Wankel engines produce high power outputs for their size and weight, and several attempts were made to produce Wankel powered motorcycles in the 1970s. Yamaha and Kawasaki exhibited Wankel-powered motorcycles in 1972, but neither company manufactured one. German manufacturer Hercules, a member of the Sachs-controlled Zweirad Union, produced their single-rotor W2000 from 1974 to 1977. Suzuki produced their single-rotor RE5 from 1975 to 1976. Van Veen built 38 OCR1000 motorcycles with twin-rotor Comotor engines between 1978 and 1981.
BSA experimented with Wankel engines before they ended production in the 1970s. These experiments later led to Wankel-engined Norton motorcycles in the 1980s and 1990s, including the Classic, the Commander, the fleet-only Interpol 2, and the F1. Steve Hislop won the 1992 Senior TT on a Wankel-powered Norton.
- Oval pistons
- Rotary engines
- Turbine engines
Several rocket-powered motorcycles have been built, including:
- Fritz von Opel's 1928 "Monster" rocket bike
- Skycycle X-2 rocket developed for Evel Knievel's Snake River Canyon jump attempt
- Eric Teboul's rocket-powered dragbike that set the world record at Santa Pod Raceway in 2009
Only very small numbers of diesel engined motorcycles have ever been built. The improved fuel efficiency is offset by the increased weight, reduced acceleration and potential difficulty of starting, at least in colder climates. Enfield India built a few from 1965 onwards but is no longer doing so.[better source needed] In November 2006, the Dutch company E.V.A. Products BV Holland announced their first diesel-powered motorcycle, its Track T-800CDI, using an 800 cc three-cylinder Daimler Chrysler diesel engine.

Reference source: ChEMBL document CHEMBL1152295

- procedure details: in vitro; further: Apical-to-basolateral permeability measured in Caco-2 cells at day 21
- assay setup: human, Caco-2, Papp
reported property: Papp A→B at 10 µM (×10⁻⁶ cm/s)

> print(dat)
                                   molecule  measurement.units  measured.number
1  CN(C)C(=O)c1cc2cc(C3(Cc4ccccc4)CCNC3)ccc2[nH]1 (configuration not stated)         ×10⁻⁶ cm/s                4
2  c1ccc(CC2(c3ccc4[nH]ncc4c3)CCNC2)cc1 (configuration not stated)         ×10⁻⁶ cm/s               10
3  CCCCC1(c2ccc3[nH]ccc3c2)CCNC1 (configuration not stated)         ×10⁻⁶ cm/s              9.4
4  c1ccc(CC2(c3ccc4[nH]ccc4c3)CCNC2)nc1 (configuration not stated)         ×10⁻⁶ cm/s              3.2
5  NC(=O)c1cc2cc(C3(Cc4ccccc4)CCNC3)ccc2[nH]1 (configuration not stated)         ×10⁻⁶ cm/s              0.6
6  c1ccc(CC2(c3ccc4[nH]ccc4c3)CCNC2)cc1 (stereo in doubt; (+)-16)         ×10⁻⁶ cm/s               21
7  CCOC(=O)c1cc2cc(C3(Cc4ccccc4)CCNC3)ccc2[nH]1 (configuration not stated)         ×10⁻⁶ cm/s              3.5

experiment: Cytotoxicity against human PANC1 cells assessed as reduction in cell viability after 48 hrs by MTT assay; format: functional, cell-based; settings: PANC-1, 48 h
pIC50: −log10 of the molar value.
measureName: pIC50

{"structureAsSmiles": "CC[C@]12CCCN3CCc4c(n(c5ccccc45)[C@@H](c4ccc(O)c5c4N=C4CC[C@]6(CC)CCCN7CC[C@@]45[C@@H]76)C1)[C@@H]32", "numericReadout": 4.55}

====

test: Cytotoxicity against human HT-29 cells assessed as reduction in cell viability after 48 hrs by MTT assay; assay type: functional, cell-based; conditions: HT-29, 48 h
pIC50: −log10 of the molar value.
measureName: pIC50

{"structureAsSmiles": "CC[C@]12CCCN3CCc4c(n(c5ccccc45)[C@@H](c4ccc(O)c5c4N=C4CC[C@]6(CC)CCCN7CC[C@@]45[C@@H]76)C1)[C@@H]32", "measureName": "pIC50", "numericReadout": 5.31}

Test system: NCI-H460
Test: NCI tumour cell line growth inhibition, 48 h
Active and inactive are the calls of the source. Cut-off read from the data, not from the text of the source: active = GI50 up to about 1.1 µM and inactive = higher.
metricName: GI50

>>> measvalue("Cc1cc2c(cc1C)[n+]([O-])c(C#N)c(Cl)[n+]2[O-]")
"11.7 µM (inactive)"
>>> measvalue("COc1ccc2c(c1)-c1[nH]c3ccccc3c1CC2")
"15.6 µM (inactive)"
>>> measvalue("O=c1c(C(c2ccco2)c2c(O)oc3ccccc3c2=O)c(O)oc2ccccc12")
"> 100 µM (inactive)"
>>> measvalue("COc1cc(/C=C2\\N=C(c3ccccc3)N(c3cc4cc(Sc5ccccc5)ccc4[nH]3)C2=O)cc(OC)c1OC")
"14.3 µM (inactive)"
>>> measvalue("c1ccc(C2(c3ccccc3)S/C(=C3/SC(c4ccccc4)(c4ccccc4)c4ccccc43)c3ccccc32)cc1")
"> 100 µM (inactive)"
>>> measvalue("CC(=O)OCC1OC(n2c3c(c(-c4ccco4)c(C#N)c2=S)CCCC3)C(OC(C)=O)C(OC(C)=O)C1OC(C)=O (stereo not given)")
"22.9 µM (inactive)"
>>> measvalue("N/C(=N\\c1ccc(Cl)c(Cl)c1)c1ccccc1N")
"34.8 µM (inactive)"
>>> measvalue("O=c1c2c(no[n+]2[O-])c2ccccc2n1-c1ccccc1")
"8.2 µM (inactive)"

Several armies are moving to an all-diesel engine fleet to reduce the fire risks of gaoline and the need to provide two different fuels. This includes their dispatch riders as well, encouraging the market for diesel motorcycles. Interest in biofuels is also likely to encourage future developments for small Diesels.
Diesels are also available in both two- and four-stroke versions.
Liquid-cooled motorcycles have a radiator, similar to the radiator on a car, which is the primary way their heat is dispersed. Coolant is constantly circulated between this radiator and the cylinders when the engine is running. While most off-road motorcycles have no radiator fan and rely on air flowing over the radiators from the forward motion of the motorcycle, many road motorcycles have a small fan attached to the radiator which is controlled by a thermostat. Some off-road motorcycles are liquid-cooled, and anti-dirt protection is attached to the radiator. The cooling effect of this fan is enough to prevent the engine overheating in most conditions, so liquid-cooled bikes are safe to use in a city, where traffic may frequently be at a standstill.